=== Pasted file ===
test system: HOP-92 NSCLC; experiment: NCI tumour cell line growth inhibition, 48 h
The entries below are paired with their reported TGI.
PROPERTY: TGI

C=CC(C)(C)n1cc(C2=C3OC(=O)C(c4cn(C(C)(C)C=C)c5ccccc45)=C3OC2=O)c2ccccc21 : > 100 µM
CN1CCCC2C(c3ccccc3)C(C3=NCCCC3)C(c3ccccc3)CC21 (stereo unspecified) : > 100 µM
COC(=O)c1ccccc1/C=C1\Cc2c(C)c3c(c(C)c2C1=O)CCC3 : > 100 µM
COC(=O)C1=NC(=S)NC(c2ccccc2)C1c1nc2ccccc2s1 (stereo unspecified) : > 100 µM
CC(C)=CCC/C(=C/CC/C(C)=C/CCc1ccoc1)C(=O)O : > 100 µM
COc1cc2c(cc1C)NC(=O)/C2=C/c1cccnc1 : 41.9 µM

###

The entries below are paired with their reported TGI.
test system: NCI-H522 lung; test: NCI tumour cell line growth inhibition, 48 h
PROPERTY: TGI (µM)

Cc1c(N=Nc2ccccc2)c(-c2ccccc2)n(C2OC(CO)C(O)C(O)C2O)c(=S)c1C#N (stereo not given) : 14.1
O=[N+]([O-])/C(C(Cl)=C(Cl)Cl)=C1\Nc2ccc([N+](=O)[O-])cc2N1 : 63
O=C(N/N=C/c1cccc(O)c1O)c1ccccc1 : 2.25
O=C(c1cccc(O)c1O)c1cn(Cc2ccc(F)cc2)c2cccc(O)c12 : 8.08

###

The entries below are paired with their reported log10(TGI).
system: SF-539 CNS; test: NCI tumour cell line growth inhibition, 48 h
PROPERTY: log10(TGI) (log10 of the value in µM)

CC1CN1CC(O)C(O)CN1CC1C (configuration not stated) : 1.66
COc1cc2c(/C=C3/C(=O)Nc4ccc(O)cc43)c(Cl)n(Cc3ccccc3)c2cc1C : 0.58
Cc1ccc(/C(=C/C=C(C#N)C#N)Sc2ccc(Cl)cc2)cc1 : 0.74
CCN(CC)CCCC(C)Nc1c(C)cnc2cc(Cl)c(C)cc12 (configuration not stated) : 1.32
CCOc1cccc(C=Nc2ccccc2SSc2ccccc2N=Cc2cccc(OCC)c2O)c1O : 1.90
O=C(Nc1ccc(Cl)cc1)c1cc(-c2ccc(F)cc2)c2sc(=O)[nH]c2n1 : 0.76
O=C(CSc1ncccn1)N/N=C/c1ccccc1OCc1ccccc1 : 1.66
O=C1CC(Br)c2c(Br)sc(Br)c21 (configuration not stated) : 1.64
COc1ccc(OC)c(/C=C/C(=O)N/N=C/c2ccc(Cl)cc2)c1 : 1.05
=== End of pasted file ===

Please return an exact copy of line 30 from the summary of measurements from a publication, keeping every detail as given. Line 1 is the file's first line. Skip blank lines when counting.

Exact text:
COc1ccc(OC)c(/C=C/C(=O)N/N=C/c2ccc(Cl)cc2)c1 : 1.05